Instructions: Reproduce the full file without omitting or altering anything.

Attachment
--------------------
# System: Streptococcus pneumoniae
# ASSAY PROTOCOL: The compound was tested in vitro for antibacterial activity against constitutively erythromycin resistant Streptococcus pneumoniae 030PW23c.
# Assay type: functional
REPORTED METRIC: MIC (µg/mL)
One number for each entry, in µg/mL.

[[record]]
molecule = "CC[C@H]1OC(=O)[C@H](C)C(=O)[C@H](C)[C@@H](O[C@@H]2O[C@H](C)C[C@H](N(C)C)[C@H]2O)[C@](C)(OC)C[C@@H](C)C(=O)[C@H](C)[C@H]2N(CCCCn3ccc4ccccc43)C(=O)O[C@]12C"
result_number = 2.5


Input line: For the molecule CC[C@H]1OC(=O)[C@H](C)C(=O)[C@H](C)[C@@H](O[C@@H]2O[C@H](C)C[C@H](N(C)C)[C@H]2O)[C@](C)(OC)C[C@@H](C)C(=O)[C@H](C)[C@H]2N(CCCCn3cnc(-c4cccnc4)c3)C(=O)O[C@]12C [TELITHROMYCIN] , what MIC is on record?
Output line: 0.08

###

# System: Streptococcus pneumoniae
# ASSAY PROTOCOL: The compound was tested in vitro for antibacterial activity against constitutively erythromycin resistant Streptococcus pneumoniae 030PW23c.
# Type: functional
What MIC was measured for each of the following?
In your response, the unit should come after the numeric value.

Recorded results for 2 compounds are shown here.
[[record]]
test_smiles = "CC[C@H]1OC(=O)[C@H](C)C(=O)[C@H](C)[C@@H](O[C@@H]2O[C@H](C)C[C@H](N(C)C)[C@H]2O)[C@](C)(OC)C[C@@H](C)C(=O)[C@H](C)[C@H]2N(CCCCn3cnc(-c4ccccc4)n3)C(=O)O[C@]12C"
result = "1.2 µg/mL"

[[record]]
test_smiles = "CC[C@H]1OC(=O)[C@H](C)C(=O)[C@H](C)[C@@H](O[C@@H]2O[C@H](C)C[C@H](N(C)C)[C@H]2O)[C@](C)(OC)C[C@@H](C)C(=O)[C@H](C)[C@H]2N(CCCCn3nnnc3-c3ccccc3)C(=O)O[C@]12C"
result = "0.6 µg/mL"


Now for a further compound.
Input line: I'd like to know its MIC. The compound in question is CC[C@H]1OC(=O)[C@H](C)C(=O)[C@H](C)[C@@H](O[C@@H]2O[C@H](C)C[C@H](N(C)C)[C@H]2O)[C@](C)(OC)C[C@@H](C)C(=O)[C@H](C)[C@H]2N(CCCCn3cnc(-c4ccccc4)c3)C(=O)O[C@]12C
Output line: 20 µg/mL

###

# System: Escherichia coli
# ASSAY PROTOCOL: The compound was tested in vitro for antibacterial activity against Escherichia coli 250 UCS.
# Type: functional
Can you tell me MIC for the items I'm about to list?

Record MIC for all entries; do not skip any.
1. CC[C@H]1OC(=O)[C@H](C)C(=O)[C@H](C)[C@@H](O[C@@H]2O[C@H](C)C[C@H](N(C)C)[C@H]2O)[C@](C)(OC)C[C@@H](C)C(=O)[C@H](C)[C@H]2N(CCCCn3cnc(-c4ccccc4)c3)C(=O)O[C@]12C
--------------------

# System: Streptococcus pneumoniae
# ASSAY PROTOCOL: The compound was tested in vitro for antibacterial activity against constitutively erythromycin resistant Streptococcus pneumoniae 030PW23c.
# Assay type: functional
REPORTED METRIC: MIC (µg/mL)
One number for each entry, in µg/mL.

[[record]]
molecule = "CC[C@H]1OC(=O)[C@H](C)C(=O)[C@H](C)[C@@H](O[C@@H]2O[C@H](C)C[C@H](N(C)C)[C@H]2O)[C@](C)(OC)C[C@@H](C)C(=O)[C@H](C)[C@H]2N(CCCCn3ccc4ccccc43)C(=O)O[C@]12C"
result_number = 2.5


Input line: For the molecule CC[C@H]1OC(=O)[C@H](C)C(=O)[C@H](C)[C@@H](O[C@@H]2O[C@H](C)C[C@H](N(C)C)[C@H]2O)[C@](C)(OC)C[C@@H](C)C(=O)[C@H](C)[C@H]2N(CCCCn3cnc(-c4cccnc4)c3)C(=O)O[C@]12C [TELITHROMYCIN] , what MIC is on record?
Output line: 0.08

###

# System: Streptococcus pneumoniae
# ASSAY PROTOCOL: The compound was tested in vitro for antibacterial activity against constitutively erythromycin resistant Streptococcus pneumoniae 030PW23c.
# Type: functional
What MIC was measured for each of the following?
In your response, the unit should come after the numeric value.

Recorded results for 2 compounds are shown here.
[[record]]
test_smiles = "CC[C@H]1OC(=O)[C@H](C)C(=O)[C@H](C)[C@@H](O[C@@H]2O[C@H](C)C[C@H](N(C)C)[C@H]2O)[C@](C)(OC)C[C@@H](C)C(=O)[C@H](C)[C@H]2N(CCCCn3cnc(-c4ccccc4)n3)C(=O)O[C@]12C"
result = "1.2 µg/mL"

[[record]]
test_smiles = "CC[C@H]1OC(=O)[C@H](C)C(=O)[C@H](C)[C@@H](O[C@@H]2O[C@H](C)C[C@H](N(C)C)[C@H]2O)[C@](C)(OC)C[C@@H](C)C(=O)[C@H](C)[C@H]2N(CCCCn3nnnc3-c3ccccc3)C(=O)O[C@]12C"
result = "0.6 µg/mL"


Now for a further compound.
Input line: I'd like to know its MIC. The compound in question is CC[C@H]1OC(=O)[C@H](C)C(=O)[C@H](C)[C@@H](O[C@@H]2O[C@H](C)C[C@H](N(C)C)[C@H]2O)[C@](C)(OC)C[C@@H](C)C(=O)[C@H](C)[C@H]2N(CCCCn3cnc(-c4ccccc4)c3)C(=O)O[C@]12C
Output line: 20 µg/mL

###

# System: Escherichia coli
# ASSAY PROTOCOL: The compound was tested in vitro for antibacterial activity against Escherichia coli 250 UCS.
# Type: functional
Can you tell me MIC for the items I'm about to list?

Record MIC for all entries; do not skip any.
1. CC[C@H]1OC(=O)[C@H](C)C(=O)[C@H](C)[C@@H](O[C@@H]2O[C@H](C)C[C@H](N(C)C)[C@H]2O)[C@](C)(OC)C[C@@H](C)C(=O)[C@H](C)[C@H]2N(CCCCn3cnc(-c4ccccc4)c3)C(=O)O[C@]12C